Demonstrating Worth
A track record of successful affordable housing can go a long way toward persuading neighbors to support a development proposal. Michael Lane, policy director at NPH, recommended that developers organize a bus tour of existing properties so that elected officials, planning commissioners and neighborhood activists can get a better idea of what the new development will look like. “It’s critical for us to be seen as good neighbors who are making major investments and improvements in neighborhoods,” he said.

NPH suggests making it as convenient as possible for the target audience to participate in the tour, and motivating them to attend by using popular speakers and offering refreshments. Other organizations may even be interested in co-sponsoring the tour. If property opponents are the target audience, NPH advises developers to inform them politely that decision-makers will be notified of their response to the tour invitation. Well-maintained properties that are at least 10 years old should be included on the list of sites to tour, if possible, to demonstrate the buildings’ durability and the quality of the property management.

Debunking Myths and Handling Opposition
“You have to convince people that this will not be a place of chaos, but a place where people live,” said Harry Hoffman, executive director of King County Housing Development Consortium (HDC). Common misconceptions about affordable housing include adverse effects on property values, overcrowded schools, and increased crime and traffic. Some ways to address these concerns include working with the local Parent Teacher Association, presenting crime statistics from neighborhoods with existing affordable housing, providing profiles of working individuals in the area who live in affordable housing.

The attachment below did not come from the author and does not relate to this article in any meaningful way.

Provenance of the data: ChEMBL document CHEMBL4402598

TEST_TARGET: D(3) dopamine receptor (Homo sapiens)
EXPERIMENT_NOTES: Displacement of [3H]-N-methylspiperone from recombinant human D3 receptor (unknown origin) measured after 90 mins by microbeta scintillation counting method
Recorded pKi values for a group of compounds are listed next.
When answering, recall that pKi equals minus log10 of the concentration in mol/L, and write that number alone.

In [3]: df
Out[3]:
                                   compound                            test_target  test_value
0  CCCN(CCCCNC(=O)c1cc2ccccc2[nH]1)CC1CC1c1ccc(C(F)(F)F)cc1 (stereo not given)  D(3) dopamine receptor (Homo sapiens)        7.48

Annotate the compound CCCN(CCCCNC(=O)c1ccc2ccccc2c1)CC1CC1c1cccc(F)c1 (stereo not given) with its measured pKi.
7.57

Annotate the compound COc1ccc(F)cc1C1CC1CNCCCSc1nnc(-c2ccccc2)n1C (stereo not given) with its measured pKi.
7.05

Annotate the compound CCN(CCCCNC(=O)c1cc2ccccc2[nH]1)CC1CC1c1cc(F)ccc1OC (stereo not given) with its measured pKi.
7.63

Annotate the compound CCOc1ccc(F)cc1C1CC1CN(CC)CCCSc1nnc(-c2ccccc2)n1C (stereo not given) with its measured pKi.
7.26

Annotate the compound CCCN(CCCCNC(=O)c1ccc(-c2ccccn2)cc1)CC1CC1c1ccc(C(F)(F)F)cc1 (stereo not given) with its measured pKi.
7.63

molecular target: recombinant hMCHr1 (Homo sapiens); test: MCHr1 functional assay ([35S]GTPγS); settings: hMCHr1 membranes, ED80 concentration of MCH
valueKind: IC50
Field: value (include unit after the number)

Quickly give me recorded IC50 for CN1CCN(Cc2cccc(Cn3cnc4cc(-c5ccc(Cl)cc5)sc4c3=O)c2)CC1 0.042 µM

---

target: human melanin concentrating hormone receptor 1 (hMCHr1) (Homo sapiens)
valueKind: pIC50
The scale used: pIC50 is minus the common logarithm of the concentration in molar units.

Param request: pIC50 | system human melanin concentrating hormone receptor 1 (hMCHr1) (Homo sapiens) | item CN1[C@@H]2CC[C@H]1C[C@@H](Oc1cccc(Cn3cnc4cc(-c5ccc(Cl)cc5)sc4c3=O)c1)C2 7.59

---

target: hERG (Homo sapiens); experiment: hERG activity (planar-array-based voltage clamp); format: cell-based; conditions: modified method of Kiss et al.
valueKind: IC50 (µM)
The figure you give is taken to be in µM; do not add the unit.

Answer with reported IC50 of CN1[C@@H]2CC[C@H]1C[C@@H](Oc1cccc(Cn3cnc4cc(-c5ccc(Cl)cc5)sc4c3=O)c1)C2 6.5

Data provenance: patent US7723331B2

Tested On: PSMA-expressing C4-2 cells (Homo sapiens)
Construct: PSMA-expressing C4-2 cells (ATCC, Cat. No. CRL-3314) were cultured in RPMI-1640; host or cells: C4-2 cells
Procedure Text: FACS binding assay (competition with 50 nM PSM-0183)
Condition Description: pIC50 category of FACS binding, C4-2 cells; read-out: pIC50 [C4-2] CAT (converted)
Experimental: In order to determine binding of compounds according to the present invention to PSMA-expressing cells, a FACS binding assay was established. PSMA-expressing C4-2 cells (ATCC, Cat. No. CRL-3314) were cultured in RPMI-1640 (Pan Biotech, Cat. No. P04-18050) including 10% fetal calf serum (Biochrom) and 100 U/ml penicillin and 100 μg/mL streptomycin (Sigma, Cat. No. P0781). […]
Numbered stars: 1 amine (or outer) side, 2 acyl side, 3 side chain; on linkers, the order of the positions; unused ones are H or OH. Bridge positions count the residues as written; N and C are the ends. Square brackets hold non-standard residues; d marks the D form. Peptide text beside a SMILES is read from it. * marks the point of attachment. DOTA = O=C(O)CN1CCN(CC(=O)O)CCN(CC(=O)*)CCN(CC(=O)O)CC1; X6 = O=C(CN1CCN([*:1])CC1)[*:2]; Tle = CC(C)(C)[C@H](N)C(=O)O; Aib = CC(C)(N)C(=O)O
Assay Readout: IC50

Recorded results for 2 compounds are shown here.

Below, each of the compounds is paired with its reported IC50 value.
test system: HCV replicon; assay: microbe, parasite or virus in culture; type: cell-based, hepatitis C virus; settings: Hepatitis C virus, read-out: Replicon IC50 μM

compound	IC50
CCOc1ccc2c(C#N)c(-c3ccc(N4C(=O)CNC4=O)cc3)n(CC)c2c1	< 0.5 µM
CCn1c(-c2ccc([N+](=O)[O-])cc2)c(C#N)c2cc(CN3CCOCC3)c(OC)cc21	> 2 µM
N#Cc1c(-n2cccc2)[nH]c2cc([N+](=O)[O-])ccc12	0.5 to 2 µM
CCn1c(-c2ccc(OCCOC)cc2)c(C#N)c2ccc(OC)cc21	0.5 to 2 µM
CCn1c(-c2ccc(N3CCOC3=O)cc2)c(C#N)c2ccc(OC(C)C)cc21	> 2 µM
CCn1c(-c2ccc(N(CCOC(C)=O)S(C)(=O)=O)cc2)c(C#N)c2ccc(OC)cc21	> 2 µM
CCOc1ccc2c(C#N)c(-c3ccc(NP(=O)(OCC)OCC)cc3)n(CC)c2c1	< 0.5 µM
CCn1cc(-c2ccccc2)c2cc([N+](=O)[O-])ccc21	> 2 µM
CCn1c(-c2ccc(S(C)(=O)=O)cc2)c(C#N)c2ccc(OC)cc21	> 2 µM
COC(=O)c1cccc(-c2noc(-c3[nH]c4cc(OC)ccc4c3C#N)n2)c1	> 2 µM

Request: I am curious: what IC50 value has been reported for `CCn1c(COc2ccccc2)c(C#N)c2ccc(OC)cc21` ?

“You need to meet with the people who are opposing it and try to identify exactly what they are opposed to,” Glasby said. “It’s better to have a one-on-one conversation about it rather than having it in a group setting.”

After the specific points of contention have been identified, provide any information necessary to allay the concerns, strive to keep the lines of communication open and try not to use labels. “Don’t use the ‘NIMBY’ word. It can be tempting to use it in an industry that’s so acronym-focused, but boxing people by using that term sets you up for a battle,” Hoffman said, noting that HDC prefers the terms “neighborhood concerns” or “neighborhood opposition.”

Local forums and neighborhood blogs can breed either support or opposition for proposals, said Hoffman, so it can be useful to find a supportive neighbor who is willing to contribute accurate information to those discussions. NPH cautions developers against falling into the trap of spending too much time and energy responding to project opponents. That time would be better spent providing existing supporters with up-to-date information and recruiting new allies.

The process of gaining the neighborhood’s support can be challenging and time-consuming, but it’s integral to the success of the development and its tenants. “You want the future residents to be welcome and not ostracized or marginalized,” Hoffman said.